A Ship Pretended to Be an Island for Enemy Escape

05 May 2019 07:47 466
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When you’re surrounded by enemies and everything’s at stake, what would you choose: overwhelming force or a cunning and subtle tactic? Don’t answer too quickly! After this story about a small ship that escaped an entire Japanese fleet by disguising itself as a tropical island, you may change your mind.

Naval combat is a fearsome thing. The only thing a crew can rely on is their ship. Their destinies are intertwined. If a ship is in danger, its crew is in danger too. The Battle of the Java Sea was nothing less than a tragedy for Allied Forces in World War II. After 7 dreadful hours of fighting, the whole Allied fleet was destroyed, with just a few lucky exceptions. One of those exceptions was a small ship...

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TIMESTAMPS:
The Battle of the Java Sea 0:25
There's no escape 1:42
The visual deception worked! 2:53
What the Ghost Army was 3:49
Dye your skin and stay alive 6:09

#disguise #worldwar

Music by Epidemic Sound https://www.epidemicsound.com/

SUMMARY:
- The Japanese fleet had 4 cruisers and 14 destroyers – one of the most fearsome vessels in World War II. For comparison, the Allied fleet of Dutch, Australian, American and British naval forces had only 9 destroyers and their cruisers had fewer weapons than the Japanese.
- When the outcome of the battle became obvious, the Abraham Crijnssen received its new directive – retreat! But where? Japanese forces were everywhere! Still, against all odds, this vulnerable minesweeper reached Australia in 8 days.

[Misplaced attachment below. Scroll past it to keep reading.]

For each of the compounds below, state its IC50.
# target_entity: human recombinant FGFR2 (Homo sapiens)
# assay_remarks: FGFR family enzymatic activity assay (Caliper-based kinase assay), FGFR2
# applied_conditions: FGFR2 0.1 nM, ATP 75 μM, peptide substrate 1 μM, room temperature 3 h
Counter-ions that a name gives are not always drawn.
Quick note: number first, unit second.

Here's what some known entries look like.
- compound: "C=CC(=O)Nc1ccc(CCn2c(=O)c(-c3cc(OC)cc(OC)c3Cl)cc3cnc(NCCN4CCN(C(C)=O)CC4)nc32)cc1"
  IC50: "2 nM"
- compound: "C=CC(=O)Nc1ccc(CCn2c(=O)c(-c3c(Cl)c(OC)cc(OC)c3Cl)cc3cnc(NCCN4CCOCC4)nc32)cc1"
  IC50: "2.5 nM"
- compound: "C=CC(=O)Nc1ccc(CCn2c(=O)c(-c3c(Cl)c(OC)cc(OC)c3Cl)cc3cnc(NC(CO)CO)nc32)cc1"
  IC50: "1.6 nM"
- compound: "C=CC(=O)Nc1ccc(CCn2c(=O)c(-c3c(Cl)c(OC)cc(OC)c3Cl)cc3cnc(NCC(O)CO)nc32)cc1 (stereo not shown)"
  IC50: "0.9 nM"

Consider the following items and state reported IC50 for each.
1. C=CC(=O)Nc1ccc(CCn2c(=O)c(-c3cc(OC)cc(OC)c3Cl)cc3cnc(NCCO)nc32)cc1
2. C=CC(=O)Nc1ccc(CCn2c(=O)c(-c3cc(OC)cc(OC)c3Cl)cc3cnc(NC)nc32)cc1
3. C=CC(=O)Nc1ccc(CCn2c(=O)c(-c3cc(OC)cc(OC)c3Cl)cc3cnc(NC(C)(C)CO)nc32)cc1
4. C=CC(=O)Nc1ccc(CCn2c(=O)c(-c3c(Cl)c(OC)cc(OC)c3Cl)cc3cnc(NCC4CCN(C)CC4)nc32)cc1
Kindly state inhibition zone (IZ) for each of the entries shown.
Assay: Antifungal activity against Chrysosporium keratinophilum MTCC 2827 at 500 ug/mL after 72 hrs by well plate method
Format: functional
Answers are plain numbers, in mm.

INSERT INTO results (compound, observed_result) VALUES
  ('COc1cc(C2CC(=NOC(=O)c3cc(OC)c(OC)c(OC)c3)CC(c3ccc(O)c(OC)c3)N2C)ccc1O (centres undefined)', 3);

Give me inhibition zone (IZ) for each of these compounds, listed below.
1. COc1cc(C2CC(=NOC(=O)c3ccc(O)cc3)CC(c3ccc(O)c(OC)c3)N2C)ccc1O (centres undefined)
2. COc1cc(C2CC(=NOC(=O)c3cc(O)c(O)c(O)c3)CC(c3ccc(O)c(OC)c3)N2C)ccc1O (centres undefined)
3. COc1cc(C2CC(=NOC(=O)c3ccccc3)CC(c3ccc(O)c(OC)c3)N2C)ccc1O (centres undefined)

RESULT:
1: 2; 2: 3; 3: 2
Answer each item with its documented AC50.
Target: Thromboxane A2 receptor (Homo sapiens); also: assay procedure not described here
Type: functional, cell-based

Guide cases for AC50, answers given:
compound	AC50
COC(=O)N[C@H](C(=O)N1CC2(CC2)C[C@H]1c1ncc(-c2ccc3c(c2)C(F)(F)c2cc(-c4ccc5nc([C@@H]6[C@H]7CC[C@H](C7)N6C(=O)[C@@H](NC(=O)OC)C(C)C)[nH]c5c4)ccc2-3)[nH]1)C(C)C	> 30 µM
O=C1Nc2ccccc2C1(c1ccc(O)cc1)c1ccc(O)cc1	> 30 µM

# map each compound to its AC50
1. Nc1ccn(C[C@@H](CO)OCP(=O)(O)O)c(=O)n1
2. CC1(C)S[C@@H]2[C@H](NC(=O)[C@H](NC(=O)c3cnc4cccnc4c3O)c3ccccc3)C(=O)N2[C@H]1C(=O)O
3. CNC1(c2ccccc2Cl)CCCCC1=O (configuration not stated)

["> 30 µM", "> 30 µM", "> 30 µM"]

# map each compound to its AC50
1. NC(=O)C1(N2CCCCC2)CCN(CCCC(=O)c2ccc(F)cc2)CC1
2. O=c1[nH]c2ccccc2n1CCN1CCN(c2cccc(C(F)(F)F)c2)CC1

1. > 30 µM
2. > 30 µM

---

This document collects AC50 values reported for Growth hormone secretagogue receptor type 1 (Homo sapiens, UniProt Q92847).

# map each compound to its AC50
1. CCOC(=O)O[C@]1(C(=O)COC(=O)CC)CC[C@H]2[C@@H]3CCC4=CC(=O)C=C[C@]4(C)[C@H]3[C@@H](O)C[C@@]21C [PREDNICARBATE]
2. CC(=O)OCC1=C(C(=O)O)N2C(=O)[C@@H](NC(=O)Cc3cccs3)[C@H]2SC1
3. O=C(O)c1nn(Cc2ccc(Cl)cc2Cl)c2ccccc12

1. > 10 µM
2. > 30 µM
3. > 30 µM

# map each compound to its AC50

- After dark, the captain ordered for the ship to be secured to the nearest tropical island. Then the crew decorated the top of the ship with tropical tree branches and all sorts of foliage.
- Something like this was implemented during World War II on a really big scale. This was the 23rd Special Troops in action, moving dummy tanks across the disposition of an imaginary army. They were called The Ghost Army and for a good reason.
- Tanks made of rubber, planes from wood and cloth, fake jeeps and artillery – you name it. Their creations were so close to the real thing, they fooled the enemy into thinking that huge Allied forces were gathering in their location.
- Because of their meticulous attention to detail, the Krait’s trip to Singapore was almost completely uneventful. Under night’s cover, 6 Australian and British officers snuck mines onto 7 Japanese ships and sank 6 of them. During all this time no one even noticed the saboteurs.

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